Such environments can significantly hinder the adoption of new methodologies, regardless of their potential benefits. This has been heightened with technology over the years, sometimes new processes eliminate a person from doing that particular step of the processes or may highlight where a person or person hasn’t been doing their job properly or effectively which as you would expect are likely to cause the behaviours mentioned above.

The Importance of Effective Process Integration

The effective integration of new processes is more than a logistical challenge; I’d say it’s actually a critical component of a company’s adaptability and growth. Successful companies are those that manage to not only introduce new processes on a regular basis but also fully embed them into their everyday ways of working. Conversely, the inability to do so can lead to operational inefficiencies and many missed opportunities.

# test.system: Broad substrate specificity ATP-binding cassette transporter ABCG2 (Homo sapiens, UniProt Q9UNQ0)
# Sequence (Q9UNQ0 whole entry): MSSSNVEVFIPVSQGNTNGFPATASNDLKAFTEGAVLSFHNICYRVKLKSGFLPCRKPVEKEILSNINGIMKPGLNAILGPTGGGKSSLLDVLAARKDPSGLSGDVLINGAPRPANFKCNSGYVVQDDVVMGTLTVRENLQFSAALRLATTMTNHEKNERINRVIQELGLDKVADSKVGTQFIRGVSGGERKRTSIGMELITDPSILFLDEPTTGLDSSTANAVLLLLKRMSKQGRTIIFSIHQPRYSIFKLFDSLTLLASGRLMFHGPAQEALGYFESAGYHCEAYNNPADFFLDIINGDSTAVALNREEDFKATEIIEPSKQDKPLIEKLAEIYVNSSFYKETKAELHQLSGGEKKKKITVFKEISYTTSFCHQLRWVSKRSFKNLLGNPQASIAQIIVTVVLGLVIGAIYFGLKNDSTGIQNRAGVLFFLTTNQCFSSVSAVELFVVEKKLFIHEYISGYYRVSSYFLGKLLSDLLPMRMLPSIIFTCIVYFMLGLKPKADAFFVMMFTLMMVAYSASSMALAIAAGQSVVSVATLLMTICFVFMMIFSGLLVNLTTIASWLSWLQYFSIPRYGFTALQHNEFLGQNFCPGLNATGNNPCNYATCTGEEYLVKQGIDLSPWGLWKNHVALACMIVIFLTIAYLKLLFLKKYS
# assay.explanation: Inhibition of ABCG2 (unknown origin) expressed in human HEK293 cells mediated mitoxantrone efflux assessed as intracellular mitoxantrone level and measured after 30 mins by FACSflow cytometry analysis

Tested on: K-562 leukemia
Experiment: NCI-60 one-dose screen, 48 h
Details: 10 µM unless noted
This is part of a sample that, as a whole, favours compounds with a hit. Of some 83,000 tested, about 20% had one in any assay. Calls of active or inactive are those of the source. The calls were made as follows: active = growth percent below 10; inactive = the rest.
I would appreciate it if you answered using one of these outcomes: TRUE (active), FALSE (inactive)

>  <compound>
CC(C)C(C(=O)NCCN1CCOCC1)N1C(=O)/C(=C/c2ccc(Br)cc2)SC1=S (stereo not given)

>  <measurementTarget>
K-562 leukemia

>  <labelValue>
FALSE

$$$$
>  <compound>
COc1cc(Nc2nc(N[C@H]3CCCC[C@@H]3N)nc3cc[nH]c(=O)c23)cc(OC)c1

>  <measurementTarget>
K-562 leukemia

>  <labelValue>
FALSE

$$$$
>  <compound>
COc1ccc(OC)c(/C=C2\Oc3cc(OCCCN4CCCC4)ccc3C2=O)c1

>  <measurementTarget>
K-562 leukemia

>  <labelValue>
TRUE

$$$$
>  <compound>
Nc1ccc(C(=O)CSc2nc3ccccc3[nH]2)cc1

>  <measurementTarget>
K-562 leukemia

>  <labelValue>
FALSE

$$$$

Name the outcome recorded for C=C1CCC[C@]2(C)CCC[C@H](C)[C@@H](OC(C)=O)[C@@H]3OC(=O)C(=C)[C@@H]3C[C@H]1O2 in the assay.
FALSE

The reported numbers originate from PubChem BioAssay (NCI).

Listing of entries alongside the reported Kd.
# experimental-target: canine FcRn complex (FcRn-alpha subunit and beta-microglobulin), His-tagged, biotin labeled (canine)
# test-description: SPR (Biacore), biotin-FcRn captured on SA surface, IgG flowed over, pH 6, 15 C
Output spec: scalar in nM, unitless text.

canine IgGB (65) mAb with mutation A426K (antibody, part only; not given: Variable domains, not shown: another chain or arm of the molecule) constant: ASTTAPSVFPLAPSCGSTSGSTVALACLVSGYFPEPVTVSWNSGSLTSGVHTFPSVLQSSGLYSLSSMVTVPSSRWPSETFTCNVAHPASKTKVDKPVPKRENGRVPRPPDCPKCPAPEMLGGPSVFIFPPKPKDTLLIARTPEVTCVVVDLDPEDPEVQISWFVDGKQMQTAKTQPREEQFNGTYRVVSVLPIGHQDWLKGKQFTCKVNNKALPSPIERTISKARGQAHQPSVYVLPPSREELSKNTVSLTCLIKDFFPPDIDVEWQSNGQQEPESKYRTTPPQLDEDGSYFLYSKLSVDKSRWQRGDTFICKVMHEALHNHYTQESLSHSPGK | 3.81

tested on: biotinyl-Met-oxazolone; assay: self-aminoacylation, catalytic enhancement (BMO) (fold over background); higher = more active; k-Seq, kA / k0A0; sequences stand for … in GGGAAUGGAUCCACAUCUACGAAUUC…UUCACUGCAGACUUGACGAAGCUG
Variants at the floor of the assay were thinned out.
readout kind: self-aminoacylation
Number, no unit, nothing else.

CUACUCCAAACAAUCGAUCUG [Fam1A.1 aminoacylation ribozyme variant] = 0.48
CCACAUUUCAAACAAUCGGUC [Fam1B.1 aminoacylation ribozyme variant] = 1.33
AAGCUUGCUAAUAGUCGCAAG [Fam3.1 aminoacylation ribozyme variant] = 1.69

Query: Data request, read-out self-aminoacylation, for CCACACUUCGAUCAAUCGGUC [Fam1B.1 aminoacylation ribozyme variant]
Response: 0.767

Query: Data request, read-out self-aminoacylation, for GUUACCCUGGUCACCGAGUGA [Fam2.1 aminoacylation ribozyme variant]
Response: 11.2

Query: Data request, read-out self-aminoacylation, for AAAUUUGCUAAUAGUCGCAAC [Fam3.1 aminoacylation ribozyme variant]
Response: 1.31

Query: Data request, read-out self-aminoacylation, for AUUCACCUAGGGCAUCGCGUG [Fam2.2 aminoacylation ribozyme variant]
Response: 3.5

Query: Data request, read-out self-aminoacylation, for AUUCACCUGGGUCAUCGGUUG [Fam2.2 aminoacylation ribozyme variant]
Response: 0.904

Also, recently I came across a business that employed a key person to cover quality and process management. They had previously worked in a business that was certified in ISO 9001 – Quality Management System and they had a tonne of experience and internal quality checks and audits under their belt.

However, despite a list as long as their arm of great ideas to support various outputs via process improvement, they explained to me that due to the lack of management buy-in and support, the processes didn’t reach or engage with the rest of the workforce.

This is such a shame and whilst top management buy-in is important – the puzzle to understanding the full picture here is key. Plus, it got me thinking, how common must this situation be and more importantly what would the likely outcome be if this super-talented and highly sought-after person experienced the same lack of support and lack of appreciation to these business-critical elements? I think we all know the answer to that!